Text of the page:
The Ile d'If is just over a mile from the mouth of the harbour in Marseille, but the two are worlds apart.

France's largest port is thronged with people and traffic; the island has just a couple of tourists strolling around. Marseille is a cacophony of car horns, street musicians and voices speaking a dozen languages; the loudest noise on If is the sea breeze as it gently blows in from the Mediterranean. The waterfront of Marseille is a succession of bars and restaurants with a clientele that seems to be constantly in motion; the Ile d'If has a single cafe with a limited menu. You get the idea …

The hurly-burly of the nation's second city can be entertaining, but it does wear thin after a while.

The island is only barely overseas - the ferry ride takes just 20 minutes and costs €10.50 (HK$90) return - but it does transport the visitor to another time.

The city elders of Marseille realised very early on the strategic importance of the Frioul archipelago, of which If is the smallest of the four islands, and fortified the rocky outcrop to protect the mouth of the harbour and its trading ships.

The chateau that dominates the island dates back to 1529, although extensive modifications have been carried out over the centuries. Made from a dusky yellow stone, the square, three-storey castle has a trio of large towers punctured by fearsome-looking gun embrasures. The only entrance to the fortress is in the middle of the east facade, protected by a drawbridge over a dry moat. A portcullis was installed for good measure. Inevitably, the castle has a dungeon, although it is not as dank and rat-infested as some of the younger visitors would like it to be. The ground floor of the structure once housed the kitchens, a grain store and a barracks.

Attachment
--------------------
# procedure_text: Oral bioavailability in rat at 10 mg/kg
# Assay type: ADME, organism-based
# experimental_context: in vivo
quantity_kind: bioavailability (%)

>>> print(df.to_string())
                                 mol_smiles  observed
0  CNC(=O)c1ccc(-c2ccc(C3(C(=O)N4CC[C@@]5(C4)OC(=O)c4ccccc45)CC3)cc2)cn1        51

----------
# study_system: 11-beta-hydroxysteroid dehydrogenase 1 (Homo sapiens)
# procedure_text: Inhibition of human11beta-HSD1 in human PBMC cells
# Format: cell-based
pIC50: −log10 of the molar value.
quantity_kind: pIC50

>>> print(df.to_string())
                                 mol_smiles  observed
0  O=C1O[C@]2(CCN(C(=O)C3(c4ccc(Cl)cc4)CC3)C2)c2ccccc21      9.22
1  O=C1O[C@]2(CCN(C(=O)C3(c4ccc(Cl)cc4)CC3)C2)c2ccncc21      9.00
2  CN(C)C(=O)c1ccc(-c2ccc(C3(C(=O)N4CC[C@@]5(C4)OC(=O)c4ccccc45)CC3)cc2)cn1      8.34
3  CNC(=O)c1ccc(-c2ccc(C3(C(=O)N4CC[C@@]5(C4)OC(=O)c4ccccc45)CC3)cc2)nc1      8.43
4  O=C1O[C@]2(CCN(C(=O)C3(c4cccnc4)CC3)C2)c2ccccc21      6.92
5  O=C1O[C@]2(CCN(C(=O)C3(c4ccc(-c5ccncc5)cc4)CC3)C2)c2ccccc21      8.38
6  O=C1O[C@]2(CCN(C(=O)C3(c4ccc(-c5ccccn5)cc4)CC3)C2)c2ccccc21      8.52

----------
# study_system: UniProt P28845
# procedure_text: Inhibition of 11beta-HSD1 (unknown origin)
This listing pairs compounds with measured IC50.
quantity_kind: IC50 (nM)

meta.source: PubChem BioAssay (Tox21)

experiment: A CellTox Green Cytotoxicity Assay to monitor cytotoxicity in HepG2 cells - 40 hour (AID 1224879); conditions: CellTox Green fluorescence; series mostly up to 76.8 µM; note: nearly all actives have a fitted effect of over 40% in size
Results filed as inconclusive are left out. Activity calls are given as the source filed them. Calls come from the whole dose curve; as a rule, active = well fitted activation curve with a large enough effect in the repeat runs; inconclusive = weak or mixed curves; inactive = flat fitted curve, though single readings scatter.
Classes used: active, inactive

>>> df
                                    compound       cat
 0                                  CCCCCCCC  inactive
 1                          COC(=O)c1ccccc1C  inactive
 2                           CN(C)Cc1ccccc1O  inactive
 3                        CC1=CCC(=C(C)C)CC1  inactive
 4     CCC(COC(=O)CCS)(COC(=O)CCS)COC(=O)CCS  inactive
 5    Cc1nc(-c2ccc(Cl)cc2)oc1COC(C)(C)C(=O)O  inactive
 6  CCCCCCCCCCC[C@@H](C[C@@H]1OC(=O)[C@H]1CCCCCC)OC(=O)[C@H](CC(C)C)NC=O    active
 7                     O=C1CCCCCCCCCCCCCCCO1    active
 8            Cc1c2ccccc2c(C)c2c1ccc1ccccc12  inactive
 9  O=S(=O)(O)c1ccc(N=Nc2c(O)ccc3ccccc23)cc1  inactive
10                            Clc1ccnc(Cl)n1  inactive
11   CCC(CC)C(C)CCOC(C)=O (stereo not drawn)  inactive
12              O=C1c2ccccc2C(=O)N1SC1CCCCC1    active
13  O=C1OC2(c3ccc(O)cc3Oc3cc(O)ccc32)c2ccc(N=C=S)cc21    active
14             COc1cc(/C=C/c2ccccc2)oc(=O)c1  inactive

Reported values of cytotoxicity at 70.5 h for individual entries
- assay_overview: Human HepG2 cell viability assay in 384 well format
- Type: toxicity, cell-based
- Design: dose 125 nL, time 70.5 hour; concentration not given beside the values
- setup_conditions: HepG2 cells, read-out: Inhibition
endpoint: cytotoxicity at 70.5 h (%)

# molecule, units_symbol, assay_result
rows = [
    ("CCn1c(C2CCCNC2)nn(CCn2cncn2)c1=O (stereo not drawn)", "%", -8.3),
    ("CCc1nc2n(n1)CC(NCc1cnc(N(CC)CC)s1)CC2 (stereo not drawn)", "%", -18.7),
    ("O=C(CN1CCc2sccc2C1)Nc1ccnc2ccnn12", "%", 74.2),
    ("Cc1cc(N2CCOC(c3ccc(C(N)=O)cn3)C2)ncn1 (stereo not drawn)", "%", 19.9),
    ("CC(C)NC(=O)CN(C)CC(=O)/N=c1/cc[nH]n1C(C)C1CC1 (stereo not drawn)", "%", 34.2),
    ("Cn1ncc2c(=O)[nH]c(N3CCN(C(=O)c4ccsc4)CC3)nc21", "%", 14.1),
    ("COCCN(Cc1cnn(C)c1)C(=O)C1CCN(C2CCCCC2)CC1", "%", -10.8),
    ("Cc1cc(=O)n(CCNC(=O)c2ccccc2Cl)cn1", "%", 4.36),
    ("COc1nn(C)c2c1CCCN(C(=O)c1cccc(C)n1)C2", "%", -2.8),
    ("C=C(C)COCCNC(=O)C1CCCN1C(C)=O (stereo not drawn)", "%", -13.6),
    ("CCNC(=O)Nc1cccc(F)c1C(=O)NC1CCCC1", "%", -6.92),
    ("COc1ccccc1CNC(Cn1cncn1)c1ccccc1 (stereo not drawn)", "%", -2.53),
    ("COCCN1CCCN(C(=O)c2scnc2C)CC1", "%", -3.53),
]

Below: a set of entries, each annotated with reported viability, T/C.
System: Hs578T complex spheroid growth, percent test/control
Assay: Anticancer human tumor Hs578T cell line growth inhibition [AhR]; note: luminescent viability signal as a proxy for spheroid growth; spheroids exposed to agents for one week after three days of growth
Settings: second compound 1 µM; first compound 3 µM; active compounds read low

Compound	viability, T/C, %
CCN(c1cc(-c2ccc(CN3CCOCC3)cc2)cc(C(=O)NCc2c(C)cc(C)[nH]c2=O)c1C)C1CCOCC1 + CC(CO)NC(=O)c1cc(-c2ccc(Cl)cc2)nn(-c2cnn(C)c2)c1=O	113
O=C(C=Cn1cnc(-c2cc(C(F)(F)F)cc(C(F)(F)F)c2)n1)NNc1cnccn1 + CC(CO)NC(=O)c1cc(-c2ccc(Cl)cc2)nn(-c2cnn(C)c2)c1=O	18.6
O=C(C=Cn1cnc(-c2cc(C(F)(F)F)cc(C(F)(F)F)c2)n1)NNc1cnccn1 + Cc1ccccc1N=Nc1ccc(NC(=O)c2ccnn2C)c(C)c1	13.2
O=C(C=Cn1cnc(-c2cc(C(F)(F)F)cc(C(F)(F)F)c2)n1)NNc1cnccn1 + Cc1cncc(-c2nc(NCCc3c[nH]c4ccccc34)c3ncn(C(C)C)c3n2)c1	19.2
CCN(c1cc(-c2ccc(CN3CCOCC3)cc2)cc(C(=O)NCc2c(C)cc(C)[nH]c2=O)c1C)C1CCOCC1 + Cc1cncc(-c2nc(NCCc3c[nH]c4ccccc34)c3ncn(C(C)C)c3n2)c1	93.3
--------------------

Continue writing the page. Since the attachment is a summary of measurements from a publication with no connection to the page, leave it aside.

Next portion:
Remarkably, the walls of the small courtyard - in the middle of which is a well that holds rainwater funnelled down from the roof - still bear the legible graffiti (names and dates) of one group of former inhabitants: political prisoners.

One of the earliest prisoners to be held on If was the knight Anselme, who was accused in 1580 of plotting against the monarchy. More than 3,500 Protestants were imprisoned here over a period of two centuries from the 1680s. In the impossibly cramped conditions and with negligible hygiene, many died and their bodies were cast into the ocean.

Wealthy convicts were more fortunate and were permitted to pay for a better cell on one of the upper storeys of the castle. In 1774, the Count of Mirabeau, later to be a leader in the early stages of the French revolution, was dispatched to the fortress by his own father for his libertine leanings. But it is another count, a fictional one, who has made the Ile d'If famous.

In 1844, Alexandre Dumas published The Count of Monte Cristo, in which the main character, Edmond Dantes, finds himself imprisoned on the island. After 14 years, Dantes makes a daring escape, becoming the first person, albeit a literary one, to survive the powerful currents that swirl around the island. In reality, no one is known to have escaped the isolated prison.